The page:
Back in April, those with even the merest interest in our shared history could see that a second wave would come. It did for Spanish Flu a century ago – we are on the same trajectory now. As we head into that unhappy scenario, we can also accurately predict a third.
Hospitals will soon be full. The death toll will rise. Some businesses may be told to stop trading. New measures will be introduced. It is scandalous, therefore, that the test and trace system we were promised has broken when we need it most.
The Government was warned that this would happen and had months to prepare. There are no excuses left. The modus operandi of promising an ever-grander solution is shot through. People have stopped believing the false promises. Moonshots? Yeah, right.
Lockdown will accelerate, hospitals will fill and tests are floundering because the PhD students who carried them are back at university. Great. And we’re the sixth richest nation on earth and can afford to splash £900,000 on a paint job for the Prime Ministerial aeroplane.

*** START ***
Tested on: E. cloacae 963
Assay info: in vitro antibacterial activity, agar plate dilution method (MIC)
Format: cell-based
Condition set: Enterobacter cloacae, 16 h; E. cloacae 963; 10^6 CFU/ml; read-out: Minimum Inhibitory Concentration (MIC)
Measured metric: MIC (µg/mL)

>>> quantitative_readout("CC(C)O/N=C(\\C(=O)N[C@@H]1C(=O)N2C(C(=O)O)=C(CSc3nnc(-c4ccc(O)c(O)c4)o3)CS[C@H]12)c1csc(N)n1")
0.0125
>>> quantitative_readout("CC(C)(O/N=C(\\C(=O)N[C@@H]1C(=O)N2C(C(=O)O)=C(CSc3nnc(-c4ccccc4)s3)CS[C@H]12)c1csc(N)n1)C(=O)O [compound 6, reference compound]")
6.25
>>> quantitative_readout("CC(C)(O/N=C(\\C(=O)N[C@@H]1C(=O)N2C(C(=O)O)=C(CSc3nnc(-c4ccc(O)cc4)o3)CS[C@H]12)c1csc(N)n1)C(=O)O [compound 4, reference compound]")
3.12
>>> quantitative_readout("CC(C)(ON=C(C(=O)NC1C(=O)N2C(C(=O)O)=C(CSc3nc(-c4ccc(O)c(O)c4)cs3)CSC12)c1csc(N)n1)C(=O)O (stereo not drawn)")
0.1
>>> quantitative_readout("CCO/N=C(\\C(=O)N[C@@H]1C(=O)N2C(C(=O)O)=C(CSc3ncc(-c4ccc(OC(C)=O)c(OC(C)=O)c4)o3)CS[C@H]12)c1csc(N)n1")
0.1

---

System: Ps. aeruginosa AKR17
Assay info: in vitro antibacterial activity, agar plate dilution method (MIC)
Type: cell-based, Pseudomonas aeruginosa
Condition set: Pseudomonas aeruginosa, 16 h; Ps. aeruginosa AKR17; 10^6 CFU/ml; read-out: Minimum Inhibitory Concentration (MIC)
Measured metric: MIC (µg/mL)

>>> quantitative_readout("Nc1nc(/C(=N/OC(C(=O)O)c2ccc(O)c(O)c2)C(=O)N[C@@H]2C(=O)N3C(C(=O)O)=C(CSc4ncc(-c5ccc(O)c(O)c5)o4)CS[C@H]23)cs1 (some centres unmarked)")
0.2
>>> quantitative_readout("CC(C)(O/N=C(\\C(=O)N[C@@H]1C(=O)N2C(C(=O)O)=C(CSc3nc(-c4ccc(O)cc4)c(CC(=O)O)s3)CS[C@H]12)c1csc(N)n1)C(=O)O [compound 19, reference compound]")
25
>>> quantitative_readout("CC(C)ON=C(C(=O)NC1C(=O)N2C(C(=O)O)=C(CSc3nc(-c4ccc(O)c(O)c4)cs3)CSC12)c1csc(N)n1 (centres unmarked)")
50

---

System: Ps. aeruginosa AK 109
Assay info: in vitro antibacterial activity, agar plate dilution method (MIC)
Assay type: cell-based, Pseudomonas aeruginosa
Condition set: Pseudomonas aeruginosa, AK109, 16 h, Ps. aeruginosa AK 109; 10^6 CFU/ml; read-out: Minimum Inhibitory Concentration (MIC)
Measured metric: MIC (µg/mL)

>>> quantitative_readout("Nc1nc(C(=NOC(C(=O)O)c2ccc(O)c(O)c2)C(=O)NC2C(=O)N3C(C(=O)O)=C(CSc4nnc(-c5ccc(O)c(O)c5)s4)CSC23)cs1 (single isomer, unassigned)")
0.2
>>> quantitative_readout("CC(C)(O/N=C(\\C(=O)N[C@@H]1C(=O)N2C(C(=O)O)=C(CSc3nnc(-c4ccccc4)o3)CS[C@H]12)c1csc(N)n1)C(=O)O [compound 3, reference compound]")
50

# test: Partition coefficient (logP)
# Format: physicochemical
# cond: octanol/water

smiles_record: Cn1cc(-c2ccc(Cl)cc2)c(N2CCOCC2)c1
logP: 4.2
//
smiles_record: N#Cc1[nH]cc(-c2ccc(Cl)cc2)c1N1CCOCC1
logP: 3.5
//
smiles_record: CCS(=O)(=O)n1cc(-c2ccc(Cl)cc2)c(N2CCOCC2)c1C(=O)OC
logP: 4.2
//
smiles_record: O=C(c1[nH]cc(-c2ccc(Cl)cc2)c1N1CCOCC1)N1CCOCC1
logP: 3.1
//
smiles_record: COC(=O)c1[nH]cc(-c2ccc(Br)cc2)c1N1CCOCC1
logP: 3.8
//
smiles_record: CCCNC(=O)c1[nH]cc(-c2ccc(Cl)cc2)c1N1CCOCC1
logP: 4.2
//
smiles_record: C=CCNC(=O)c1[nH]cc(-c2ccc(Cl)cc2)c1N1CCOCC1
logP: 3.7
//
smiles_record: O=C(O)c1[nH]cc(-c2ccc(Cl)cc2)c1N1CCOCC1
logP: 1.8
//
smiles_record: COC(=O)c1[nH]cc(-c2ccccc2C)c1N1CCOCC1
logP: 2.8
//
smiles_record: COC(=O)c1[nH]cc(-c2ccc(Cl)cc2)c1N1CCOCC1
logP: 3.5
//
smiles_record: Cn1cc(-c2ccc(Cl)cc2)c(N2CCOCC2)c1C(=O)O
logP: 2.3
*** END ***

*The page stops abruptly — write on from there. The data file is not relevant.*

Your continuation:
Covid-19 isn’t the only failing. A powerful cross-party Public Accounts Committee says the Home Office has ‘no idea what it’s £400m-a-year immigration enforcement unit achieves. Nor is it prepared for Brexit. The committee says the Home Office has drawn up plans based on anecdote, assumption and prejudice, rather than evidence. It is failing to protect both the British public from illegal populations while also letting down legal migrants too. After Windrush, we appear to have learned nothing. The chair of the committee says it has frighteningly little grasp and has not learned from mistakes, though acknowledging how serious those are.
Across the pond, the crisis surrounding Donald Trump is growing. Former model Amy Dorris has accused the comb-over king of sexual assault. It’s unlikely to lead to any action, if previous episodes are a reliable indicator. We might reasonably ask, however, how many Trump accusers does it take for his supporters to care?
The wealthy have mostly been immune to the financial effects of Covid-19. The Queen, however, has not. Her land and property has lost a colossal £500 million in value as rent receipts from shops fall. The Estate is now only worth £13.4 billion.
As we head into the second wave, losses will escalate. The big question, however, is whether the goats of Llandudno will return?